27 van Wees (n. 4 [2004]), 116.

28 Grethlein (n. 22), 200–2.

29 The stark contrast between the speakers has been stressed by Lattimore (n. 19), 31 and more recently Moggi (n. 22), 193–4.

30 At 7.9α.2, Mardonius makes explicit reference to these events.

31 Pelling (n. 22), 110 in fact called it ‘absurdly wrong’, but this seems too harsh; Herodotus took care to provide Mardonius with a reason to believe his own words.

32 Hdt. 5.49.2-4; Wheeler and Strauss (n. 5), 191 n. 20 have noted this link between the two passages. Forsdyke (n. 18), 234–5 has pointed out that these two speeches are also similar in their reliance on flattery.

33 K.A. Raaflaub, ‘Herodot und Thukydides: persischer Imperialismus im Lichten der athenischen Sizilienpolitik’, in N. Ehrhardt and L.-M. Günther (edd.), Widerstand – Anpassung – Integration. Die griechische Staatenwelt und Rom (Stuttgart, 2002), 11–40, at 23–5.

34 Thuc. 6.20-3, 7.87.6; V.J. Hunter, Thucydides the Artful Reporter (Toronto, 1973), 127–8. Lattimore (n. 19), 35 n. 31 rightly noted that we should not raise Nicias to the status of wise adviser; Thucydides' characterization of the general is more complex. However, Nicias certainly takes the part of the ‘tragic warner’ and the voice of caution in this case.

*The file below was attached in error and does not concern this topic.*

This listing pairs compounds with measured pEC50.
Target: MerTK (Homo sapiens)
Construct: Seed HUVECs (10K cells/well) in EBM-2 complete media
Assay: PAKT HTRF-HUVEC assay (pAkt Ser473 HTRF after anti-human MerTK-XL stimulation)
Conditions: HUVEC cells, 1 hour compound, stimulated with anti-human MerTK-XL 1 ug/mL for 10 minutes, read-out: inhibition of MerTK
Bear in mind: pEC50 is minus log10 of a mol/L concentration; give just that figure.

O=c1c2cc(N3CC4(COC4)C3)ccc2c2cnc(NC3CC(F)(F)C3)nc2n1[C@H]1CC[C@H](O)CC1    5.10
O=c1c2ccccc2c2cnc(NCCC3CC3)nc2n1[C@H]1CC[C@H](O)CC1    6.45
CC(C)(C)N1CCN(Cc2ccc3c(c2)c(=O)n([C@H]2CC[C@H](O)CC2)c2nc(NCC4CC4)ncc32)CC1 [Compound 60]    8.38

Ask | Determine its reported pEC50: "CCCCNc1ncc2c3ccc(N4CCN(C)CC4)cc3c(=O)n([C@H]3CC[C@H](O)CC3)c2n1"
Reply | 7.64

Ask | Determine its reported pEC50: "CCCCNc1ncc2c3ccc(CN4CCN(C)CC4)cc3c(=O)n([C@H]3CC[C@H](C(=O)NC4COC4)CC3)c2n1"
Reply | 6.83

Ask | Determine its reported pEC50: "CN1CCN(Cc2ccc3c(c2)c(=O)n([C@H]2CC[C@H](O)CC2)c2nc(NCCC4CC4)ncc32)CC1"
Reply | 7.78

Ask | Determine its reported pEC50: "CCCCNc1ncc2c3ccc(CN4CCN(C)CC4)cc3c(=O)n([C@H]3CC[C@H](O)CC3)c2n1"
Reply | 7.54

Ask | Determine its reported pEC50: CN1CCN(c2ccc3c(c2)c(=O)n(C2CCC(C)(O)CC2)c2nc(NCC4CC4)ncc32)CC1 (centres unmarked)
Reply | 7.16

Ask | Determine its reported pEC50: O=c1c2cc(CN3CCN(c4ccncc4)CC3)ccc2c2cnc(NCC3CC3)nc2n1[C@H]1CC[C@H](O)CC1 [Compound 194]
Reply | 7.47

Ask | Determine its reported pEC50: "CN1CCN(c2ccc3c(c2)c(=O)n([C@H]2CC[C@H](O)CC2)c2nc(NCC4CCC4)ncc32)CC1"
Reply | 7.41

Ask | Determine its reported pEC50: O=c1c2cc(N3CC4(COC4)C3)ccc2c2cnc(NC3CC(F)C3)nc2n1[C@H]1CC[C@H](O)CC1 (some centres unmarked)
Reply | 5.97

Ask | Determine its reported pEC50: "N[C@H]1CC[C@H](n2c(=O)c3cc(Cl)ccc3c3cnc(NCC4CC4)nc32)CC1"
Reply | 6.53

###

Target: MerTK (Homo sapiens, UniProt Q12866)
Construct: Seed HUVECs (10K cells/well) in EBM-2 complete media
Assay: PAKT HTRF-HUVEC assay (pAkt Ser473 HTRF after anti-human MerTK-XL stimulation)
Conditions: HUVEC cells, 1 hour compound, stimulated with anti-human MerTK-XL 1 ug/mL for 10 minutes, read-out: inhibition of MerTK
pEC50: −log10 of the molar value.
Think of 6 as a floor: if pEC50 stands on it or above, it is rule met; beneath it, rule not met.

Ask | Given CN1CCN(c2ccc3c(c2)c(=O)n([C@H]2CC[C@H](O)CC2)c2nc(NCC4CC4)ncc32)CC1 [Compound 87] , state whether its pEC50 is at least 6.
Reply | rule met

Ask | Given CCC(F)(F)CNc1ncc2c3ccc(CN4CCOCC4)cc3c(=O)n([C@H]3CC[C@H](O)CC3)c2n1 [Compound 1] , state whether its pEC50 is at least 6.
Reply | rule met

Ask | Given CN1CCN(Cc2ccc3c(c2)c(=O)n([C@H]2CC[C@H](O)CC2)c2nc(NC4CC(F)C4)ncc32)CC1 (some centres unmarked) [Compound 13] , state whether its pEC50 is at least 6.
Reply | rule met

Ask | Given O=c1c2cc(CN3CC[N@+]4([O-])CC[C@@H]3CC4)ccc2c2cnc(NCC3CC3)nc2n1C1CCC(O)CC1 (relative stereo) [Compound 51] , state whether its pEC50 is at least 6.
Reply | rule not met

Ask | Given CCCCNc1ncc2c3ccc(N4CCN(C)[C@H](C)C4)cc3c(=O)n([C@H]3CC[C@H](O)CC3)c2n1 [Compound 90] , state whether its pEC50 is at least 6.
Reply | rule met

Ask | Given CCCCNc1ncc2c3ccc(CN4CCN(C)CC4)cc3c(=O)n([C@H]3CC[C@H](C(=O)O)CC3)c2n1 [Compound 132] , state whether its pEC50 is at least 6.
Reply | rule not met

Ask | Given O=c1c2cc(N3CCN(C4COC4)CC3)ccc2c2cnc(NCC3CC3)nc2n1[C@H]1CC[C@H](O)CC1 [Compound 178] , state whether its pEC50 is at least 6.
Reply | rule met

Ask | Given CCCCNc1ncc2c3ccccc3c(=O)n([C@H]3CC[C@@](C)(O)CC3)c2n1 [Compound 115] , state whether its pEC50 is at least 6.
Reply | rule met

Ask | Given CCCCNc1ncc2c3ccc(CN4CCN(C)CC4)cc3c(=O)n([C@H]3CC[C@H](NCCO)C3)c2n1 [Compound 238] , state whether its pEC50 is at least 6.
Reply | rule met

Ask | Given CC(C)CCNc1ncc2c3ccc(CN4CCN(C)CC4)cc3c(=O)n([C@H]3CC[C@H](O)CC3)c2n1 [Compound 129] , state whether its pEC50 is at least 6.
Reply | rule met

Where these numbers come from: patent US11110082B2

35 Raaflaub (n. 33), 21, 35; Grethlein (n. 22), 196 in fact calls this ‘the popular reading of the Histories’.

36 For helpful treatments, see N. Sekunda, The Persian Army 560-330 b.c. (Oxford, 1982); D. Head, The Achaemenid Persian Army (Stockport, 1992); Lazenby (n. 23), 21–33; J.W.I. Lee, ‘The Persian army in Herodotus’, in R.B. Strassler (ed.), The Landmark Herodotus (London, 2008), 805–9; Konijnendijk, R., ‘“Neither the less valorous nor the weaker”: Persian military might and the battle of Plataia’, Historia 61 (2012), 117 Google Scholar, at 7–10, although C. Tuplin (‘All the king's horse’, in G.G. Fagan and M. Trundle [edd.], New Perspectives on Ancient Warfare [Leiden, 2010], 101–82, at 178–82) has argued that we should not overestimate the importance of cavalry in Persian society and warfare.